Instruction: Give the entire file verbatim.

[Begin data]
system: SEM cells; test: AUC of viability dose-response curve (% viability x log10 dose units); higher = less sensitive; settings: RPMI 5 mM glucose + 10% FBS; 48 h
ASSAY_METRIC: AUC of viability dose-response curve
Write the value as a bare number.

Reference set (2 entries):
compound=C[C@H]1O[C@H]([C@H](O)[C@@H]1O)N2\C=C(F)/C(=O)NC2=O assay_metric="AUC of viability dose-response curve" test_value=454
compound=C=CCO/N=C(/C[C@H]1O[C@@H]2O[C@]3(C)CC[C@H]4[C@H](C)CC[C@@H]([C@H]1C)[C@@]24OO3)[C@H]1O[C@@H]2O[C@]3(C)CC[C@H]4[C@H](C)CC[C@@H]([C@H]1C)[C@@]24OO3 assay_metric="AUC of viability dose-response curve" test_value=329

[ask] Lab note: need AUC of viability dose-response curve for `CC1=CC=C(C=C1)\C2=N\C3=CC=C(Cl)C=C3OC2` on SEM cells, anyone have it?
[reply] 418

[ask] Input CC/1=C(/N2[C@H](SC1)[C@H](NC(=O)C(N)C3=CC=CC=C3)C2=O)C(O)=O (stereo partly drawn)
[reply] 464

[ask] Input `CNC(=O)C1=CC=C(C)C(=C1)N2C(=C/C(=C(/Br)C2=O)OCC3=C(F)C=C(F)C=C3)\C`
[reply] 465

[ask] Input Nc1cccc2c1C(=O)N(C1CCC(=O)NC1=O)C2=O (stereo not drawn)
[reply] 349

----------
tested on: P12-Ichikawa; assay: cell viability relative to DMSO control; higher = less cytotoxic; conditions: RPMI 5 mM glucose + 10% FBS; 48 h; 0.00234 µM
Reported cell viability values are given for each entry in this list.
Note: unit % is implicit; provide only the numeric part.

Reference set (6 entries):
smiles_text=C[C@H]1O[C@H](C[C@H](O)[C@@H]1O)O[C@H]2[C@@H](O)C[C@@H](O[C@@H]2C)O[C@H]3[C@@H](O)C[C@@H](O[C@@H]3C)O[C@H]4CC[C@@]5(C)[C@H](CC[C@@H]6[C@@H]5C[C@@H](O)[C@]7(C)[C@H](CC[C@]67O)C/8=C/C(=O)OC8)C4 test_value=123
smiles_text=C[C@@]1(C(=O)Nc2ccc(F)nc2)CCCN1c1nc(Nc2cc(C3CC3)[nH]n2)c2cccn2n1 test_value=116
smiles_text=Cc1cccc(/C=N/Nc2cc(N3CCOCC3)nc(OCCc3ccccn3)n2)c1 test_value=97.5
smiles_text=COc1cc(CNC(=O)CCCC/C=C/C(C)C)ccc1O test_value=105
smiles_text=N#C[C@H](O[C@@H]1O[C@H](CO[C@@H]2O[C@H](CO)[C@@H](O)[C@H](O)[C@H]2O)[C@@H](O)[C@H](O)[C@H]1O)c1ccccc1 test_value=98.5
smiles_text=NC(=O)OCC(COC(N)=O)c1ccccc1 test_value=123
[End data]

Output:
system: SEM cells; test: AUC of viability dose-response curve (% viability x log10 dose units); higher = less sensitive; settings: RPMI 5 mM glucose + 10% FBS; 48 h
ASSAY_METRIC: AUC of viability dose-response curve
Write the value as a bare number.

Reference set (2 entries):
compound=C[C@H]1O[C@H]([C@H](O)[C@@H]1O)N2\C=C(F)/C(=O)NC2=O assay_metric="AUC of viability dose-response curve" test_value=454
compound=C=CCO/N=C(/C[C@H]1O[C@@H]2O[C@]3(C)CC[C@H]4[C@H](C)CC[C@@H]([C@H]1C)[C@@]24OO3)[C@H]1O[C@@H]2O[C@]3(C)CC[C@H]4[C@H](C)CC[C@@H]([C@H]1C)[C@@]24OO3 assay_metric="AUC of viability dose-response curve" test_value=329

[ask] Lab note: need AUC of viability dose-response curve for `CC1=CC=C(C=C1)\C2=N\C3=CC=C(Cl)C=C3OC2` on SEM cells, anyone have it?
[reply] 418

[ask] Input CC/1=C(/N2[C@H](SC1)[C@H](NC(=O)C(N)C3=CC=CC=C3)C2=O)C(O)=O (stereo partly drawn)
[reply] 464

[ask] Input `CNC(=O)C1=CC=C(C)C(=C1)N2C(=C/C(=C(/Br)C2=O)OCC3=C(F)C=C(F)C=C3)\C`
[reply] 465

[ask] Input Nc1cccc2c1C(=O)N(C1CCC(=O)NC1=O)C2=O (stereo not drawn)
[reply] 349

----------
tested on: P12-Ichikawa; assay: cell viability relative to DMSO control; higher = less cytotoxic; conditions: RPMI 5 mM glucose + 10% FBS; 48 h; 0.00234 µM
Reported cell viability values are given for each entry in this list.
Note: unit % is implicit; provide only the numeric part.

Reference set (6 entries):
smiles_text=C[C@H]1O[C@H](C[C@H](O)[C@@H]1O)O[C@H]2[C@@H](O)C[C@@H](O[C@@H]2C)O[C@H]3[C@@H](O)C[C@@H](O[C@@H]3C)O[C@H]4CC[C@@]5(C)[C@H](CC[C@@H]6[C@@H]5C[C@@H](O)[C@]7(C)[C@H](CC[C@]67O)C/8=C/C(=O)OC8)C4 test_value=123
smiles_text=C[C@@]1(C(=O)Nc2ccc(F)nc2)CCCN1c1nc(Nc2cc(C3CC3)[nH]n2)c2cccn2n1 test_value=116
smiles_text=Cc1cccc(/C=N/Nc2cc(N3CCOCC3)nc(OCCc3ccccn3)n2)c1 test_value=97.5
smiles_text=COc1cc(CNC(=O)CCCC/C=C/C(C)C)ccc1O test_value=105
smiles_text=N#C[C@H](O[C@@H]1O[C@H](CO[C@@H]2O[C@H](CO)[C@@H](O)[C@H](O)[C@H]2O)[C@@H](O)[C@H](O)[C@H]1O)c1ccccc1 test_value=98.5
smiles_text=NC(=O)OCC(COC(N)=O)c1ccccc1 test_value=123